Congrats again to the winners and other nominees and thanks again to the Orbis Pictus committee (Mary Ann Cappiello, Denise Davila, Seemi Aziz, Amina Chaudhri, Daryl Grabarek, Jennifer Graff, Julie Waugh, Suzanne Costner, and Sanjuana Rodriguez. Special thanks to my TMOO editor Jennifer Greene, who was at the luncheon and dinner. It was only the second time I'd spent time with her in person (first time was February 2016!). If you'd told us then the circumstance of our next meeting...

me, Jennifer Greene, Melissa Iwai;
first photo of Team TMOO!

Wednesday, December 4, 2019

Pointing the Finger at "Batman: The Definitive History"

Batman: The Definitive History of the Dark Knight in Comics, Film, and Beyond is a beautiful beast of a book written by Andrew Farago and Gina McIntyre and released this year to align with Batman’s 80th anniversary.

Clearly a staggering amount of work went into it, a publishing equivalent of the regimen Bruce Wayne imposed on himself to become the character the book celebrates. 

Andrew is a longtime respected colleague. When researching the book, he interviewed me on my little corner of Batman-related knowledge, namely Bill Finger. When the book came out, he kindly had a copy sent to me.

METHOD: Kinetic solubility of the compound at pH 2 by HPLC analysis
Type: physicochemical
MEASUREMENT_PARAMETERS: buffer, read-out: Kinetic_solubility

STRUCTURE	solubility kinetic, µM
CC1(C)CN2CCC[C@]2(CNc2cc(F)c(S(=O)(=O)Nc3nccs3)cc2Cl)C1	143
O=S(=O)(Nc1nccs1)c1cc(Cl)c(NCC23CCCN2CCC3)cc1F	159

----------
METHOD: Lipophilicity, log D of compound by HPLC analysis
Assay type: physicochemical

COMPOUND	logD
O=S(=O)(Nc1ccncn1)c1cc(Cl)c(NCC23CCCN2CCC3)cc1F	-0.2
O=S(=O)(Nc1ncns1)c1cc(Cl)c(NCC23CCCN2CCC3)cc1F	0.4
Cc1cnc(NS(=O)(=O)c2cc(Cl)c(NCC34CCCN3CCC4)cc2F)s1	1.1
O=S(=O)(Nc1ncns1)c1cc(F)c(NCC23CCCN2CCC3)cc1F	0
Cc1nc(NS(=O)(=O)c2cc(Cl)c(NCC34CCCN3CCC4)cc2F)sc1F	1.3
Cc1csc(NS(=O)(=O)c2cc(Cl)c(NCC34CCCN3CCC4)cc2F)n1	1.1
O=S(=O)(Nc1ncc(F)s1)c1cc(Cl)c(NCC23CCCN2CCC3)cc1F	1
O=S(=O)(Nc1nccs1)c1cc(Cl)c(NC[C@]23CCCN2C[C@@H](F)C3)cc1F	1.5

I shared one disappointment with Andrew, friend to friend, writer to writer, comics advocate to comics advocate: the book is the first DC-authorized Batman history since Bill Finger received official credit...yet the book does not indicate that Bill got credit. 

It’s hard to say for sure (because I haven’t yet had chance to read it in full and because it doesn’t have an index), and I hope I’m wrong, but I don’t believe Bill is mentioned after the first few pages. On page 16, it’s explained that Bill began as an uncredited writer, but the book doesn’t take it full circle and later indicate that he finally got official credit in 2015. 

I consider it a significant oversight for a book with “definitive” in the subtitle to omit this correction, which is not only a victory for creators rights but also an unprecedented turn of events in comics history. The hard-earned credit change has made timelines like this and other upcoming books I’ve been consulted on.

It’s unfortunate that a book that some will consider the authoritative work on Batman’s cultural impact does not include a fact so fundamental to the character in the real world...and to what he represents in fiction: the pursuit of justice and the preservation of legacy.

If the book had not addressed the talent at all, I might not have volunteered my unsolicited opinion. But the beginning of the book does introduce Bill and Bob Kane and covers Batman’s genesis (and other creators are mentioned throughout), which is why I feel including the credit change would be consistent and fair, not to mention of special interest to the righteous multitude that are Batfans. (On that subject, listen to Kevin Smith’s eloquent comments in Batman & Bill and skim this sizable number of tweets from the public.)